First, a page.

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June 29, 2020 (LifeSiteNews) – In what is turning out to be a devastating term for social conservatives, the U.S. Supreme Court ruled in a 5-4 decision to overturn a Louisiana law requiring abortionists to have admitting privileges at nearby hospitals. Chief Justice John Roberts, who has frequently voted pro-life in the past, joined the liberal justices in their decision. To analyze the ruling, I contacted Dr. Michael New, an expert in abortion statistics serving as an associate scholar at the Charles Lozier Institute and a visiting assistant professor at the Catholic University of America. Here is what he told me.

What does this ruling mean for the pro-life movement?

Today's ruling is certainly a disappointment and a setback for pro-lifers. It is very troubling that the Supreme Court decided to strike down a set of common-sense abortion facility regulations enacted by the state of Louisiana. Since the Supreme Court struck down a set of clinic regulations enacted in Texas in Whole Woman's Health v. Hellerstedt in 2016 – this the second time in four years, abortion facility regulations have been struck down the U.S. Supreme Court.

That said, pro-lifers should not despair. According to the Guttmacher Institute, over 400 state level pro-life laws have been enacted since 2010. The Supreme Court will likely decide to hear the constitutionality of some of these laws in the near future. It is certainly possible that there might be five votes on the U.S. Supreme Court to uphold some of these protective state level pro-life laws.

Furthermore, many trends are positive for pro-lifers. The number of abortion facilities has declined by nearly two-thirds since the early 1990s. Since the late 1980s, the number of organizations devoted to pregnant women has increased by over 80 percent. Pro-lifers have made some very durable long-term gains in the court of public opinion. Most importantly the U.S abortion rate has declined by over 50 percent since 1980. An important reason for this decline is because a higher percentage of unintended pregnancies are being carried to term. This nicely shows that pro-life educational, service, and legislative efforts have all been effective.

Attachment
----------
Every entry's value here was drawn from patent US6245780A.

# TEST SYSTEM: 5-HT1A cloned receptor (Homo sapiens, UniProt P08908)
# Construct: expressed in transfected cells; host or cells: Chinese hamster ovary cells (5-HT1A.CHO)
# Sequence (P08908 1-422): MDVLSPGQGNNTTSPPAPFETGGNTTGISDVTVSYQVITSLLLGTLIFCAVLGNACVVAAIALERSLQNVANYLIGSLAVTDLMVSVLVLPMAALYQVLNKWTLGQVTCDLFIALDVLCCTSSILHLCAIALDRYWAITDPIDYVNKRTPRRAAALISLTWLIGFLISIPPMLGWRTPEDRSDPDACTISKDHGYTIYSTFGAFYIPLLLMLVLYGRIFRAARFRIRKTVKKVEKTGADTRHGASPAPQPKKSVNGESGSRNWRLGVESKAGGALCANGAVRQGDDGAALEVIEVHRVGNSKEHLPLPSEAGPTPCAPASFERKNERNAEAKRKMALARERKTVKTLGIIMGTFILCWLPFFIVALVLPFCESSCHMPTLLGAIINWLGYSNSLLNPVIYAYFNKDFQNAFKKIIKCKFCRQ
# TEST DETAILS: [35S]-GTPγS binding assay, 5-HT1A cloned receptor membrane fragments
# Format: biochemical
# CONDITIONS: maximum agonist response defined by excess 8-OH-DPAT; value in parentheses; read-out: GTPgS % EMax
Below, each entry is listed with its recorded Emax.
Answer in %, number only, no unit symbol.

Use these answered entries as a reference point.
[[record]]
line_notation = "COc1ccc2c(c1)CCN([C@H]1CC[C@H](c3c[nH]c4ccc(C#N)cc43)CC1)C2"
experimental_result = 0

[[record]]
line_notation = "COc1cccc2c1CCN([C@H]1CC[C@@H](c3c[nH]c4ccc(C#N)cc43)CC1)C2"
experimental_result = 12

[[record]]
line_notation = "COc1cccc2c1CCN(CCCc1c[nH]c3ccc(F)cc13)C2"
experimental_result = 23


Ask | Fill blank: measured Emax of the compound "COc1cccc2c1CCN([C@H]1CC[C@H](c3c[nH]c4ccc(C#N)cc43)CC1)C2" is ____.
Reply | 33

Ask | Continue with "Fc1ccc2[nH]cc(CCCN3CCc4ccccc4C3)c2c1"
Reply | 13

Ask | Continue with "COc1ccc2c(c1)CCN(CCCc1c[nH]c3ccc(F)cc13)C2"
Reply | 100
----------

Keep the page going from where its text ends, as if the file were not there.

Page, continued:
What does this ruling mean for Roe v. Wade?

To be honest, I do not think this decision tells us much about the long-term future of Roe v. Wade. This particular case was not intended to present a direct challenge to Roe v. Wade. Furthermore, a dramatic reversal of Roe v. Wade is not a likely short-term outcome. A more likely outcome is that the Supreme Court will issue decisions in the future that will allow states to do more to regulate abortion and protect unborn children.

Why do you think Roberts voted the way that he did, considering his pro-life credentials?

Today's ruling clearly shows that John Roberts issues decisions based on politics. It makes absolutely no sense that he would vote to uphold the Texas abortion facility regulations in Whole Woman's Health v. Hellerstedt in 2016 and strike down the Louisiana abortion facility regulations in June Medical Servces v. Russo. The only difference is that in the Louisiana case his vote was pivotal.

Roberts is attempting to make the Supreme Court appear less partisan. He appears to dislike high profile rulings where it appears that [the] justices are issuing opinions based on partisan lines. That said, that is not an appropriate way to rule on cases that come before the Supreme Court. Roberts needs to issue opinions based on the U.S. Constitution. He should neither be concerned with how pundits view the court nor the resulting political fallout.

Do you think this ruling damages the legal standing of the pro-life movement?

I do not think this ruling damages the legal standing of the pro-life movement as such. In fact, I think a reasonable case could be made for continuing with the same legislative and political strategy.